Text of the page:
• Coordinate with partners to promote AI applications that advance social goods and minimize negative impacts

 

Key Stats

  • ChatGPT is the fastest-growing app in history, reaching 100 million users just two months after launching (The Guardian, 2/2/23).
  • Federal research and development expenditures on AI at U.S. colleges and universities grew by 45% in the past decade. Still, they accounted for only 5% of total R&D expenditures at U.S. institutions of higher learning, suggesting this sector is both fast-growing and early in its development (Muro and Liu 2021).
  • AI could increase global GDP by up to 14% in 2030—the equivalent of an additional $15.7 trillion—making it the biggest commercial opportunity in today’s fast-changing economy (PriceWaterhouseCoopers 2017).

 

Artificial Intelligence: An Accountability Framework for Federal ...

Example: GovAI Coalition

More than 250 local governments across the United States have joined the new GovAI Coalition, which was established in November 2023 to help local governments shape the development of artificial intelligence in service to society. North Carolina members to date include the Town of Apex, Davie County, the City of Greensboro, Guilford County, the City of Hickory, and the City of Raleigh.

Members commit to a series of guiding principles, which include the following:

  1. Using AI for social good,
  2. Ensuring ethical, non-discriminatory, and responsible AI governance,
  3. Promoting vendor accountability,
  4. Improving government services, and
  5. Fostering cross-agency collaboration and knowledge sharing.

The GovAI Coalition and its working groups have prepared a number of resources to help its members use AI effectively and appropriately. These include an AI Policy Manual, AI Incident Response Plan, AI Fact Sheet, Vendor Agreement, Use Case Template, and Vendor Registry. In this way, these organizations are working together to advance the responsible use and development of AI to improve the lives of their constituents while protecting their communities against AI risks.[4]

Click here to complete our survey about North Carolina drivers of change!

References

David Wasserman, AICP, and Michael Flaxman. “Artificial intelligence and planning practice.” American Planning Association, PAS Memo No.111, 2022.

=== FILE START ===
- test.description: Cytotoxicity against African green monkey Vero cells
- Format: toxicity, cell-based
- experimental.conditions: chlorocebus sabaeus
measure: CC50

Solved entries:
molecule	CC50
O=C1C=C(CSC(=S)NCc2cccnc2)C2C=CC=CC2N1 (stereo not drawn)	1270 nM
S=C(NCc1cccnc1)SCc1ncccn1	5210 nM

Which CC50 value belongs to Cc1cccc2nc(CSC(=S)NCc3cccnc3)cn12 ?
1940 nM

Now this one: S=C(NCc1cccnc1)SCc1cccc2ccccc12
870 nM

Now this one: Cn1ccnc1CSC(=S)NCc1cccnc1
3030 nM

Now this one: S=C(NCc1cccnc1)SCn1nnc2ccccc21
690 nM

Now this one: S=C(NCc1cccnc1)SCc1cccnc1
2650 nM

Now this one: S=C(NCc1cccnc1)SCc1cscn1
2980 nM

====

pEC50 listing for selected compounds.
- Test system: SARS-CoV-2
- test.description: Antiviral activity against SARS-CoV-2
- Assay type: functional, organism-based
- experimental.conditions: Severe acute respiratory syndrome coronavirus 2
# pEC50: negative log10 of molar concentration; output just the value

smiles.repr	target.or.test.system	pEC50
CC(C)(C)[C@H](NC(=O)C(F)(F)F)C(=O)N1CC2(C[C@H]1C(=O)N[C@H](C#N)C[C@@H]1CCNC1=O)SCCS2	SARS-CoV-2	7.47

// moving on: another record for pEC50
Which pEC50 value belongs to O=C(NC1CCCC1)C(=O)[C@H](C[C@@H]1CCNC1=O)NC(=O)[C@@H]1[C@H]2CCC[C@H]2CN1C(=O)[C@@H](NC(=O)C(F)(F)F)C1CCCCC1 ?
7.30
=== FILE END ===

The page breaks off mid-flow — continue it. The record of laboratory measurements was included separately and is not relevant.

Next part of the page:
Kevin C. Desouza. Artificial Intelligence in the Public Sector: A Maturity Model. IBM Center for The Business of Government, 2018.

Kristi Nickodem and Shannon Tufts. 8/4/23. “ChatGPT and Generative AI: What Do Local Governments Need to Know?”. Coates’ Canons NC Local Government Law. UNC School of Government.

Mark Muro, Jacob Whiton, and Robert Maxim. What Jobs Are Threatened by AI? Better-paid, Better-educated Workers Face the Most Exposure. Brookings, 2019.

Mark Muro and Sifan Liu. The Geography of AI: Which Cities Will Drive the Artificial Intelligence Revolution? Metropolitan Program at Brookings, 2021.

Nicole Turner Lee, Paul Resnick, and Genie Barton. “Algorithmic detection and mitigation: best practices and policies to reduce consumer harms.” Brookings, May 22, 2019.

Thomas W. Sanchez, AICP, PhD. Planning with Artificial Intelligence. PAS Report 604. American Planning Association, 2023.

 

[1] Personal communication with Hamilton Hitchings, Software Engineer, ChatGPT Developer, 5/25/23.

[2] Personal communication with Dr. Collin Lynch, Associate Professor of Computer Science, North Carolina State University, 5/3/23.

[3] Gates, Joe, Planning Director, Town of Lowell, NC. Webinar Presentation titled “Case Study: Lowell, NC” at Centralina Learns Planning Series: Artificial Intelligence (AI) and Ethics for Planners, Centralina Regional Council, 12/12/23.

[4] GovAI Coalition. Open Letter, March 13, 2024.

Ben Hitchings, David Rouse, Anita Brown-Graham